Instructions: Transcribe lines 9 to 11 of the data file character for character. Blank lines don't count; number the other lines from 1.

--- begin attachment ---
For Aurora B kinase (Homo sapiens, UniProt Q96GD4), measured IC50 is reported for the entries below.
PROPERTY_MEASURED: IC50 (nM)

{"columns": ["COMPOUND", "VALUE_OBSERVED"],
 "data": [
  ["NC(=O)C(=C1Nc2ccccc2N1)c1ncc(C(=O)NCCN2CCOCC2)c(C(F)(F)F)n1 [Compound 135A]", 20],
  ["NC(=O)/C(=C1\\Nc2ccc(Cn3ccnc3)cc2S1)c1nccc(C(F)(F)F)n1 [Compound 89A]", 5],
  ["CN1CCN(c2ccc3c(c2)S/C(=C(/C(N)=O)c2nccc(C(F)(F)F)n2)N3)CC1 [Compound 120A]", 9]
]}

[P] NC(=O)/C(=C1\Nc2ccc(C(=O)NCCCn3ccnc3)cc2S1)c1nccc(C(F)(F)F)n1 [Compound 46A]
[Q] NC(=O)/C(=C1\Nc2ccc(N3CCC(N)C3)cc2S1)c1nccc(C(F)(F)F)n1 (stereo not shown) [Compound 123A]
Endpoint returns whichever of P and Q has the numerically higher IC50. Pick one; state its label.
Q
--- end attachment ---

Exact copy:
[P] NC(=O)/C(=C1\Nc2ccc(C(=O)NCCCn3ccnc3)cc2S1)c1nccc(C(F)(F)F)n1 [Compound 46A]
[Q] NC(=O)/C(=C1\Nc2ccc(N3CCC(N)C3)cc2S1)c1nccc(C(F)(F)F)n1 (stereo not shown) [Compound 123A]
Endpoint returns whichever of P and Q has the numerically higher IC50. Pick one; state its label.